A legal tribunal has ruled that property managers aren’t automatically responsible for accidents that occur on their properties.
Earlier this month the ACT Civil and Administrative Tribunal dismissed a case against Philip Kouvelis Real Estate after a tree branch from one of its properties fell on a neighbour’s BMW.
The case was instigated by the next-door neighbour, Steven Waldrip, after his car was damaged in 2012.
Arguments then flew back and forth about who was responsible for the damage.
In the end, the tribunal found that Mr Waldrip’s landlord, Hung Nguyen, was guilty of breaching his duty of care, and ordered him to pay $3,755 compensation to Mr Waldrip.
Suzanne Luchetti, who acted as the property manager for Philip Kouvelis Real Estate, told the tribunal that inspections were carried out every six months and inspection reports were prepared.
“As part of the inspection the property manager would look inside and outside the property, including the trees around the perimeters and the gutters of the house,” the tribunal heard.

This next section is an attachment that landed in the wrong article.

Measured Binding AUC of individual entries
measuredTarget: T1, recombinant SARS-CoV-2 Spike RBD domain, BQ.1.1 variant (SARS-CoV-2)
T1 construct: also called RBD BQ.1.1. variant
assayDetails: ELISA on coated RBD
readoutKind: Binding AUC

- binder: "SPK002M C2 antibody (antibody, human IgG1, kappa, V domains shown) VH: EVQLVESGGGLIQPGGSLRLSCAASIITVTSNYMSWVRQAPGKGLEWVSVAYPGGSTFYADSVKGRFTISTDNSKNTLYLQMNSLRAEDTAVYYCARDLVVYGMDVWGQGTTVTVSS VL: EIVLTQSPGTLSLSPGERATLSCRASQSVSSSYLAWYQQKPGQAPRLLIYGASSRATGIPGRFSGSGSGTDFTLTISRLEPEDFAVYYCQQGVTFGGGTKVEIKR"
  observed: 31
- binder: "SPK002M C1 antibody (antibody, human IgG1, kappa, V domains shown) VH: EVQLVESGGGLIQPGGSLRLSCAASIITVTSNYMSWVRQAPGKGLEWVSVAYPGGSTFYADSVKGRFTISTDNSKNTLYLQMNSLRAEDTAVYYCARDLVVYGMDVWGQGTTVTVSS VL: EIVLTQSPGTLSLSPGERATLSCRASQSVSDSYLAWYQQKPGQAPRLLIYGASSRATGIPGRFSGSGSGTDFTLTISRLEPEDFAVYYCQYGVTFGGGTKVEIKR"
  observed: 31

“If work was needed it would be noted; the owners’ approval to do the work would be sought and, on approval, [Philip Kouvelis Real Estate] would send out a work order to the relevant business.”
It was an unfortunate coincidence that Mr Waldrip’s car was on the street when the branch fell.
The BMW would normally have been parked in Mr Waldrip's carport. However, while he was overseas, his landlord moved the car onto the street so he could complete some renovations.
Mr Waldrip filed a civil dispute application against Philip Kouvelis Real Estate.
The agency responded in June 2014, “denying each and every allegation of nuisance and negligence set out in the application”, according to the tribunal.
The tribunal said Mr Waldrip later amended the application to include his landlord, Mr Nguyen, saying he breached his duty of care by “parking the car under the overhanging branches of a tree he knew had dropped a branch previously”.
Mr Nguyen filed a response in August 2014 to dispute the claim. However, the tribunal found him guilty and ordered him to compensate Mr Waldrip by 3 March 2015.